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Discussion Starter · #1 · (Edited)
A news report states that the build up to stop the proposed RM500 million animal testing facility in Alor Gajah, Malacca has gained momentum, with close to 6,000 people from at least 25 countries having signed an online petition in protest.

The petition is sponsored by SPCA Selangor, Friends of the Earth Malaysia, British Union for the Abolition of Vivisection (BUAV) and the European Coalition to End Animal Experiments (ECEAE). The petition demands that the government “act in all expediency to quash this proposal”.

The petition also claims that the half-billion ringgit project should be scrapped “for ethical reasons and for the lack of scientific validity in extrapolating data obtained from animal testing to humans”.

According to the news report, mnce 10,000 signatures have been collected, the petition will be sent to Prime Minister Najib Abdul Razak and Malacca Chief Minister Mohd Ali Rustam.

Protests started in late April after it was made known that state-owned Melaka Biotech entered a joint-venture with Indian biotechnology giant Vivo BioTech Ltd and local company Vanguard Creative Technologies Sdn Bhd to set up primate, small animals and canine testing laboratories in the state.

The project will be undertaken by joint-venture company Vivo Biotech Sdn Bhd, formed with all three companies as partners after the memorandum of understanding was inked in New Delhi last January by Mohd Ali and representatives from Vivo BioTech and Vanguard.

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Protest against Indian testing lab in Malaysia

Kuala Lumpur: More than a dozen animal right activists on Wednesday assembled in front of the Indian High Commission here to protest against a planned animal testing lab to be set up by an Indian company in Malaysia's Malacca state.

The plans by India's Vivo BioTech Ltd to set up a biotechnology centre in southern Malacca state has come under fire by activists because it will conduct tests on dogs and primates to make medicines.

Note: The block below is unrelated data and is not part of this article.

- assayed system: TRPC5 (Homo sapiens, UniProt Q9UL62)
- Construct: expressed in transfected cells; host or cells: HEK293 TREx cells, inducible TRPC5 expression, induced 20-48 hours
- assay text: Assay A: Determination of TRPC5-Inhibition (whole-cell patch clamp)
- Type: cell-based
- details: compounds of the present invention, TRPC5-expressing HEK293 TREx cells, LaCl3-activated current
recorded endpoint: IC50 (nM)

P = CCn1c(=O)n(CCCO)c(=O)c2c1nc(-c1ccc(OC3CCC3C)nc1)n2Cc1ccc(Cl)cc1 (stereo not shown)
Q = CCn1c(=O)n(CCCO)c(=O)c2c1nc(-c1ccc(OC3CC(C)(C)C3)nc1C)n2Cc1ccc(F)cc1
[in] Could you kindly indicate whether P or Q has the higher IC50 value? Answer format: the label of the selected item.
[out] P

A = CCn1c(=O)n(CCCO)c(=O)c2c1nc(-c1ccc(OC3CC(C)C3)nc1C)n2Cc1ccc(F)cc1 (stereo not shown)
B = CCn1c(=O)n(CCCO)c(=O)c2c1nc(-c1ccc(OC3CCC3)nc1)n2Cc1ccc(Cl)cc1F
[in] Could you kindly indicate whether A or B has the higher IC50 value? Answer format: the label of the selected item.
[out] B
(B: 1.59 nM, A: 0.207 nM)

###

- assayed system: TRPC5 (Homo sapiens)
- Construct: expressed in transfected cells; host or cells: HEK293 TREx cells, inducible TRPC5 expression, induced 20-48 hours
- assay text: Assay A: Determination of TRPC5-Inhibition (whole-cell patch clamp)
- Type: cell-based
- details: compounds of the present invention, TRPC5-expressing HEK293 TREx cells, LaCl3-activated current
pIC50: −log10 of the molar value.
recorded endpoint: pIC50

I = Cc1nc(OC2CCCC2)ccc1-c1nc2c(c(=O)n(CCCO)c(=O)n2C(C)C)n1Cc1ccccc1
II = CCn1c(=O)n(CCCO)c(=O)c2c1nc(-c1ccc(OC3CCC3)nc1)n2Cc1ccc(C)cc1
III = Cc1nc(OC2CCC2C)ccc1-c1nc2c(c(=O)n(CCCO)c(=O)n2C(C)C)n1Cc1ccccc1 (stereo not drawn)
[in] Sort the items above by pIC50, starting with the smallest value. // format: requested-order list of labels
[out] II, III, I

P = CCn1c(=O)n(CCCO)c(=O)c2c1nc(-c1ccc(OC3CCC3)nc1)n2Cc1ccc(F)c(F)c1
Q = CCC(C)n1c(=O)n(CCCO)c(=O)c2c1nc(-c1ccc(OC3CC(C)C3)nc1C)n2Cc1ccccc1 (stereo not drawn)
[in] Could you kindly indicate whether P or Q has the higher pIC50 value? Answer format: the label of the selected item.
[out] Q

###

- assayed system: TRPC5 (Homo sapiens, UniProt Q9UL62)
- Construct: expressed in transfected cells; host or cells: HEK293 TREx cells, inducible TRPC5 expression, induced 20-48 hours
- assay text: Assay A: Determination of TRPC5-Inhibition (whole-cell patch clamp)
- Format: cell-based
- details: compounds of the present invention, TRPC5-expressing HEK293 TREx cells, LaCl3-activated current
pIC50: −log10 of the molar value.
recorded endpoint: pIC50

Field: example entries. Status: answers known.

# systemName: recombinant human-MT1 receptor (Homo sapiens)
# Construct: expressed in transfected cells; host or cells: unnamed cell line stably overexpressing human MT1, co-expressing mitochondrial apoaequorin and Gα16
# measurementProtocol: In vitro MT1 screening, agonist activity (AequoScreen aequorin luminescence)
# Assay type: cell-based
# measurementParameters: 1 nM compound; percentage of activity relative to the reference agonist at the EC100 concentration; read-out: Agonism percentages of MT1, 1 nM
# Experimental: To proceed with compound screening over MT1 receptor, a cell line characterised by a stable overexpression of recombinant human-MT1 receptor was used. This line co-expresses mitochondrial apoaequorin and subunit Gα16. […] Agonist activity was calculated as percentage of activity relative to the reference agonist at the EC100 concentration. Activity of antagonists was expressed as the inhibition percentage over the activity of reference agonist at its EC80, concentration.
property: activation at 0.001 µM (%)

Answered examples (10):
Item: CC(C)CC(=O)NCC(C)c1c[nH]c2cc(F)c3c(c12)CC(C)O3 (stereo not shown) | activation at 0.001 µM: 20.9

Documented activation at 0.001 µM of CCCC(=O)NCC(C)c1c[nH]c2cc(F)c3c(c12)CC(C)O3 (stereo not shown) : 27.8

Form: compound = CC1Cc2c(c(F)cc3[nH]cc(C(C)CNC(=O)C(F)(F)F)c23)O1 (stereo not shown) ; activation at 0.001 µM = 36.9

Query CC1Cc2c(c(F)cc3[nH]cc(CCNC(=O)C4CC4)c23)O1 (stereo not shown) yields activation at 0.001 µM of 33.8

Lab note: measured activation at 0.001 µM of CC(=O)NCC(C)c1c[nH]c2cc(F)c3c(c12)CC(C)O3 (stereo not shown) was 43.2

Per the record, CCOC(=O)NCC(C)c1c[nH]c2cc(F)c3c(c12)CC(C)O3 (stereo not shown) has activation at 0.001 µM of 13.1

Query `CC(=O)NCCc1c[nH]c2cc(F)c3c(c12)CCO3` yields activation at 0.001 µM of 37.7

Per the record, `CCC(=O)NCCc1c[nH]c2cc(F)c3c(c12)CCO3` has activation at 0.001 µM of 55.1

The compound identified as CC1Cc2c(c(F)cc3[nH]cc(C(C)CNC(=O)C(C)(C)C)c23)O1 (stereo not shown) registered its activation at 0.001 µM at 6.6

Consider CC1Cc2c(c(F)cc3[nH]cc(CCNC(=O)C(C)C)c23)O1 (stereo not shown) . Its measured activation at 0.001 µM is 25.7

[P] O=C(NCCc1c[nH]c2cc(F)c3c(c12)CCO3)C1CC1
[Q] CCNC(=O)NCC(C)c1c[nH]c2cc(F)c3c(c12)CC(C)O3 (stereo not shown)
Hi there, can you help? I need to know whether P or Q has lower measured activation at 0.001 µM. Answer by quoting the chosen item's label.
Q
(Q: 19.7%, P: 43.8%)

The activists say Malaysia has no regulations on animal research, which could lead to test subjects being abused.

Undeterred by the scorching sun, the protesters, with one of its members dressed as a rat, stood at the gates of the High Commission, demanding the company to halt its plans to build the controversial testing facility.

The protest was organised by People for the Ethical Treatment of Animals (Peta) Asia.

The protesters carried placards which read :'Vivo Bio Tech: Quit Malaysia!' and 'Keep cruel animal tests out of Malaysia!'.

They chanted "quit, quit quit! quit right now!" as police personnel monitored the situation.

Society for the Prevention of Cruelty to Animals (SPCA) Selangor chairperson Christine Chin and two other members of the group went into the building to submit a memorandum of protest to the High Commissioner Vijay Gokhale.

The SPCA also collected signatures in support of their joint petition against the facility which will be later sent to Prime Minister Najib Razak and Malacca Chief Minister Mohd Ali Rustam once 10,000 signatures are in hand.

Among those who took part in the protest were Miss Malaysia/World 2009-2010 Thanuja Aanandhan, who is also a Peta ambassador, and opposition senator S Ramakrishnan.

This is the second protest held since plans for the animal testing facility were made public in April.

The first was organised in a suburb near here by a coalition comprising the SPCA, British Union for the Abolition of Vivisection and the European Coalition to End Animal Experiments.

The proposed facility has sparked international outrage, particularly after Malacca chief minister Mohd Ali defended company's plans, saying that God created monkeys and rats for experiments to benefit humans.

Plans to build the facility in Malacca were put in motion after state-owned Melaka Biotech, Vanguard Creative Technologies Sdn Bhd and Vivo Bio Tech inked a memorandum of understanding on the facility following negotiations in India last January.

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